When most people think "open source database," the first name that comes to mind is MySQL. This relational database management system (RDBMS) has been around for 17 years, and in that time it has become intimately associated with the open source ecosystem, notably as a component of the LAMP stack used to build solid web platforms - the Linux operating system, Apache web server, MySQL database, and PHP. But MySQL also serves as the back end for prominent projects such as WordPress and MythTV, and it's used by enterprise customers such as Facebook, Sears, and BBC News.
MySQL is really a family of products. What many people think of as classic MySQL is the free and open source Community Edition, but three commercial versions address the needs of various kinds of organizations: Standard Edition, Enterprise Edition, and Cluster Carrier Grade Edition (CGE).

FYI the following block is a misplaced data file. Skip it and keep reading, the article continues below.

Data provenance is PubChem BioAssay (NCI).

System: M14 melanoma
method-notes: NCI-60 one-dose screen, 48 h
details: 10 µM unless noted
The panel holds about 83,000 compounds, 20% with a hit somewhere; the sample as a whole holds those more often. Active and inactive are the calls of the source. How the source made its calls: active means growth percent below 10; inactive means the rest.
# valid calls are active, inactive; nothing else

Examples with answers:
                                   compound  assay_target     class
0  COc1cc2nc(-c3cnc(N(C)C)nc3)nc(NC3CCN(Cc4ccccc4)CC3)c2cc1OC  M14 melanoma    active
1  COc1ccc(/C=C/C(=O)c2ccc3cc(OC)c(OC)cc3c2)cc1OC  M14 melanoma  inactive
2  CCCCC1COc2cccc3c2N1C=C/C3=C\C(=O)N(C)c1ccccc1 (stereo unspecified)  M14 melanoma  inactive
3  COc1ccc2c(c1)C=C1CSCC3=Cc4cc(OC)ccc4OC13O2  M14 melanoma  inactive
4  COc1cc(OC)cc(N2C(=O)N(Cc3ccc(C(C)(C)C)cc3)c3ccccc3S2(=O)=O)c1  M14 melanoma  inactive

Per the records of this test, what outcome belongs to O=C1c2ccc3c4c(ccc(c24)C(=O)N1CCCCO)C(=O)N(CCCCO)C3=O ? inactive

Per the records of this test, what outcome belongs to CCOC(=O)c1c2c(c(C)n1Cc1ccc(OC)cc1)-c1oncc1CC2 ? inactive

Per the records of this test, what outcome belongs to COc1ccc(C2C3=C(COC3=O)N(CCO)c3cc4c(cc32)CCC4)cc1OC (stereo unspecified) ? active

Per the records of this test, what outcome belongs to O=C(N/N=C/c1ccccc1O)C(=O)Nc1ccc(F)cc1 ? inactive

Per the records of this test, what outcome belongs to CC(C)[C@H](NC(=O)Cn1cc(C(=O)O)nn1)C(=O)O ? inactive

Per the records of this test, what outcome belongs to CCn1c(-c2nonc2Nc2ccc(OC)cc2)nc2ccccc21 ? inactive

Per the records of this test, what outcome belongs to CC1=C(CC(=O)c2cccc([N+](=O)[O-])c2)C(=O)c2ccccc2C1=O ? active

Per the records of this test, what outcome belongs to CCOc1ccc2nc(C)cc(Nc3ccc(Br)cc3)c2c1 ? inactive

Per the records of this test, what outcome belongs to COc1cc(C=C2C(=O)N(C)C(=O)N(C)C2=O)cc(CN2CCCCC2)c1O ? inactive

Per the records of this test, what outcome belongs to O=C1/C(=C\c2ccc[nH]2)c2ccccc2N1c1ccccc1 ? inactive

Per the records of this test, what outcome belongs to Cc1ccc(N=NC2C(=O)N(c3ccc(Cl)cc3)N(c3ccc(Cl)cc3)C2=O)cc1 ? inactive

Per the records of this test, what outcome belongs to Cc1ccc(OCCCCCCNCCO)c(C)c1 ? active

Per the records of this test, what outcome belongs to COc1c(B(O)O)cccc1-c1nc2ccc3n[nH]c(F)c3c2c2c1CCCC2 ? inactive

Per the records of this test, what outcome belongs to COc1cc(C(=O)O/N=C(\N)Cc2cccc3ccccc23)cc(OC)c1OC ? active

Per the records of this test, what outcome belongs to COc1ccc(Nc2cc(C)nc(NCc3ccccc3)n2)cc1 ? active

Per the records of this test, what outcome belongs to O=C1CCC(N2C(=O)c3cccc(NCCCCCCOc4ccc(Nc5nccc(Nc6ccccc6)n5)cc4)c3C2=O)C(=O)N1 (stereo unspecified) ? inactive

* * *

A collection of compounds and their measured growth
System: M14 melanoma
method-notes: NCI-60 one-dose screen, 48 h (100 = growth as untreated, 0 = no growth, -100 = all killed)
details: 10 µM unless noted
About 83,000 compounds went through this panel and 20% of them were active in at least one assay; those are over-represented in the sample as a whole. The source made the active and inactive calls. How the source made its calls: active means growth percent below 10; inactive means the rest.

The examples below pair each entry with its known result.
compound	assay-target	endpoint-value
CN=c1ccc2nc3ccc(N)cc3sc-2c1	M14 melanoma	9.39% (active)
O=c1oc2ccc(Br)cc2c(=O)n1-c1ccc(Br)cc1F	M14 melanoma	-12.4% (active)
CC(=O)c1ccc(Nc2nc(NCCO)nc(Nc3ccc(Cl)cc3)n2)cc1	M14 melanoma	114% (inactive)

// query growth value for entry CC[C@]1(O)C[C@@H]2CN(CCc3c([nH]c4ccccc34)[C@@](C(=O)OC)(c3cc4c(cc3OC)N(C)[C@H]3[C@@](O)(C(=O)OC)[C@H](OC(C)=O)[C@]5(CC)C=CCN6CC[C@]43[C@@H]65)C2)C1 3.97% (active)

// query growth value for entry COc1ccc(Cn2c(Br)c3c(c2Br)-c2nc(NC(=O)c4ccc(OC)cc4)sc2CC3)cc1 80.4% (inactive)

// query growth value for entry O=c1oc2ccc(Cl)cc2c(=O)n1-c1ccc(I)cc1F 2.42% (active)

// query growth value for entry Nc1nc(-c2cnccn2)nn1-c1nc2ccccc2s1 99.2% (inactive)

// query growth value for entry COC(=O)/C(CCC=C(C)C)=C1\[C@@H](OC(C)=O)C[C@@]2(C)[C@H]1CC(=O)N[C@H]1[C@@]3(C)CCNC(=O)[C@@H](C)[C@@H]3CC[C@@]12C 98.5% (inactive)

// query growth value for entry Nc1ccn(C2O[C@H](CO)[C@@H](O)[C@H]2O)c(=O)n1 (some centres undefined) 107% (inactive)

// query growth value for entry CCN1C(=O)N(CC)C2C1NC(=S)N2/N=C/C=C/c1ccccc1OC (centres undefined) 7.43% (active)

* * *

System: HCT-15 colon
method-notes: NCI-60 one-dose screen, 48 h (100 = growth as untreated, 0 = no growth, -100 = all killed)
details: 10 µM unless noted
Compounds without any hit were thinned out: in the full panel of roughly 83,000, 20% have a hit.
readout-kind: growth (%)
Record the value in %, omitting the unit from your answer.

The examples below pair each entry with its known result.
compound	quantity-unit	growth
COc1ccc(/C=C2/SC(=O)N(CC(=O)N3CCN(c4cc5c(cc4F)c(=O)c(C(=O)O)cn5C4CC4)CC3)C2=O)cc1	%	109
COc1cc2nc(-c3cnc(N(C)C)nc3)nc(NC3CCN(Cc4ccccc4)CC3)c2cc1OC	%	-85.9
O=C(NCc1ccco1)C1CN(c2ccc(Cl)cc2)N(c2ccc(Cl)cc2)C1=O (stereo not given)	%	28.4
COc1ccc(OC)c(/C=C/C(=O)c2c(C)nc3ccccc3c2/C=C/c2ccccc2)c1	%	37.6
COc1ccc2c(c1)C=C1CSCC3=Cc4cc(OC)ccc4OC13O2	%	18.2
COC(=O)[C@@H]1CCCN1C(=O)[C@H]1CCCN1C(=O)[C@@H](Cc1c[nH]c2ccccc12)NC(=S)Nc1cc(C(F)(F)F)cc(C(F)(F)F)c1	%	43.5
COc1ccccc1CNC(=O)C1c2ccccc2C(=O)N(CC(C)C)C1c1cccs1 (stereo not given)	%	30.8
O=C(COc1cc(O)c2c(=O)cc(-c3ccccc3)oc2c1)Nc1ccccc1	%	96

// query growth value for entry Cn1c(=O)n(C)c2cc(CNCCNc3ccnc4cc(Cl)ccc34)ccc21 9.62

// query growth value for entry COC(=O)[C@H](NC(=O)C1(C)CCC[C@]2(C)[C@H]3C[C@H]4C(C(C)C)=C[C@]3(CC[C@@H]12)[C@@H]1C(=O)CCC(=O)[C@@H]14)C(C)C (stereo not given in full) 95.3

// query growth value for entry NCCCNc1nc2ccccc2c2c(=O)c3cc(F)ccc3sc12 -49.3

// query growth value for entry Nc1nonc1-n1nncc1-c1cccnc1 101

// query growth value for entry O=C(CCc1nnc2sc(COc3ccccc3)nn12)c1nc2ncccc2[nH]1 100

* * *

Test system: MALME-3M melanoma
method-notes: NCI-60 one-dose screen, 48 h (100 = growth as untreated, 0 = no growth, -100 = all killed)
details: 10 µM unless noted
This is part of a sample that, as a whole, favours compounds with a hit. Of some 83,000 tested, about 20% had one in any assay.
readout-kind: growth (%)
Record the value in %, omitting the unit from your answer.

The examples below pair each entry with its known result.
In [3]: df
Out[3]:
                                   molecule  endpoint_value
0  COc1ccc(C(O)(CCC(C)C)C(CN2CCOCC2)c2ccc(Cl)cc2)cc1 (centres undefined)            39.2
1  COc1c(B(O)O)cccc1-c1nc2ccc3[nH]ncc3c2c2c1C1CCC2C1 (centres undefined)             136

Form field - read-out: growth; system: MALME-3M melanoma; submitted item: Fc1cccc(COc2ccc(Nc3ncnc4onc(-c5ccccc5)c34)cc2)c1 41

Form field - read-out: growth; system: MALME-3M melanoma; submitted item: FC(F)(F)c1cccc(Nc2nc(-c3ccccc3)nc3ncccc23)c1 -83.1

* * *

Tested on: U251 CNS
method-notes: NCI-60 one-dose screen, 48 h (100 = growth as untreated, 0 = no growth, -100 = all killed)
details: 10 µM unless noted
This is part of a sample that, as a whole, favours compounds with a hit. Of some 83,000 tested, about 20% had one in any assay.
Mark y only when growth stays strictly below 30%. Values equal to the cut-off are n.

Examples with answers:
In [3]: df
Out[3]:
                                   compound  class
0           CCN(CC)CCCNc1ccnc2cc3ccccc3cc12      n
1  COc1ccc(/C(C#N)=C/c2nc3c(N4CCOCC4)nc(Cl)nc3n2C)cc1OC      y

A database is a complex conglomeration of software, and every organization looking to deploy a database has different specific points on which to evaluate it, but in general terms, you can evaluate a database by at least nine criteria and it just so happens that MySQL offers advantages in each of these areas:
Regardless of where the trends are pointing today, relational databases aren't going away any time soon. For in-house database management tasks, MySQL is a strong competitor and should remain so for the foreseeable future.
In an upcoming white paper we will take a more in-depth look at the advantages MySQL offers in each of the 9 evaluation criteria mentioned above.
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